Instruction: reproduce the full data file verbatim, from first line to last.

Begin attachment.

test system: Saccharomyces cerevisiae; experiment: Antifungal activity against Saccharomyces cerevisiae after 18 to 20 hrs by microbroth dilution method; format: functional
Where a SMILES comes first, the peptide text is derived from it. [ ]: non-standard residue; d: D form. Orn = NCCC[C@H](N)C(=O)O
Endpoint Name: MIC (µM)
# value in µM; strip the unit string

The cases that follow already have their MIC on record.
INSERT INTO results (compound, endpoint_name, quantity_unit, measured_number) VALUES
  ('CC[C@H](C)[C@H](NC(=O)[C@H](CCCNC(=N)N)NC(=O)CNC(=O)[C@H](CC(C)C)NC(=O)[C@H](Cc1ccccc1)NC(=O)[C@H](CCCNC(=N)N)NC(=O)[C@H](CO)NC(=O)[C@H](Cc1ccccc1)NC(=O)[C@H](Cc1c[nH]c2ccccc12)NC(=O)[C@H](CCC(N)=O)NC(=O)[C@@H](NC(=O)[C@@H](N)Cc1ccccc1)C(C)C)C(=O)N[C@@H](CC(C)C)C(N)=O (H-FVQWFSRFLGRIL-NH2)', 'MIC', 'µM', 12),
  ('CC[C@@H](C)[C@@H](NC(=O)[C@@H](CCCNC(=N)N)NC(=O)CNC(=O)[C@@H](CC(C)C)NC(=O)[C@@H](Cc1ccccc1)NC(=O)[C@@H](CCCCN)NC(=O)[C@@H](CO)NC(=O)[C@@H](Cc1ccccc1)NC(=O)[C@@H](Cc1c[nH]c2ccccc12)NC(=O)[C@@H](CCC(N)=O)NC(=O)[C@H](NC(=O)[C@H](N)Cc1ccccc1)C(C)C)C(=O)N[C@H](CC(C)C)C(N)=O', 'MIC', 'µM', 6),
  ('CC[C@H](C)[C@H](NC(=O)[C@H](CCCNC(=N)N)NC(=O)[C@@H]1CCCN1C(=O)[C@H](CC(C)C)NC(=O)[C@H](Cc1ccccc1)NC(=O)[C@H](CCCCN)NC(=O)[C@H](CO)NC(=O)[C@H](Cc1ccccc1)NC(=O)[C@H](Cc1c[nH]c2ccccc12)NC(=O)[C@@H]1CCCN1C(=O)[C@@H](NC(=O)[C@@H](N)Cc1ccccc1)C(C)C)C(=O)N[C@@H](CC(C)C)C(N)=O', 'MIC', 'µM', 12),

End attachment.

test system: Saccharomyces cerevisiae; experiment: Antifungal activity against Saccharomyces cerevisiae after 18 to 20 hrs by microbroth dilution method; format: functional
Where a SMILES comes first, the peptide text is derived from it. [ ]: non-standard residue; d: D form. Orn = NCCC[C@H](N)C(=O)O
Endpoint Name: MIC (µM)
# value in µM; strip the unit string

The cases that follow already have their MIC on record.
INSERT INTO results (compound, endpoint_name, quantity_unit, measured_number) VALUES
  ('CC[C@H](C)[C@H](NC(=O)[C@H](CCCNC(=N)N)NC(=O)CNC(=O)[C@H](CC(C)C)NC(=O)[C@H](Cc1ccccc1)NC(=O)[C@H](CCCNC(=N)N)NC(=O)[C@H](CO)NC(=O)[C@H](Cc1ccccc1)NC(=O)[C@H](Cc1c[nH]c2ccccc12)NC(=O)[C@H](CCC(N)=O)NC(=O)[C@@H](NC(=O)[C@@H](N)Cc1ccccc1)C(C)C)C(=O)N[C@@H](CC(C)C)C(N)=O (H-FVQWFSRFLGRIL-NH2)', 'MIC', 'µM', 12),
  ('CC[C@@H](C)[C@@H](NC(=O)[C@@H](CCCNC(=N)N)NC(=O)CNC(=O)[C@@H](CC(C)C)NC(=O)[C@@H](Cc1ccccc1)NC(=O)[C@@H](CCCCN)NC(=O)[C@@H](CO)NC(=O)[C@@H](Cc1ccccc1)NC(=O)[C@@H](Cc1c[nH]c2ccccc12)NC(=O)[C@@H](CCC(N)=O)NC(=O)[C@H](NC(=O)[C@H](N)Cc1ccccc1)C(C)C)C(=O)N[C@H](CC(C)C)C(N)=O', 'MIC', 'µM', 6),
  ('CC[C@H](C)[C@H](NC(=O)[C@H](CCCNC(=N)N)NC(=O)[C@@H]1CCCN1C(=O)[C@H](CC(C)C)NC(=O)[C@H](Cc1ccccc1)NC(=O)[C@H](CCCCN)NC(=O)[C@H](CO)NC(=O)[C@H](Cc1ccccc1)NC(=O)[C@H](Cc1c[nH]c2ccccc12)NC(=O)[C@@H]1CCCN1C(=O)[C@@H](NC(=O)[C@@H](N)Cc1ccccc1)C(C)C)C(=O)N[C@@H](CC(C)C)C(N)=O', 'MIC', 'µM', 12),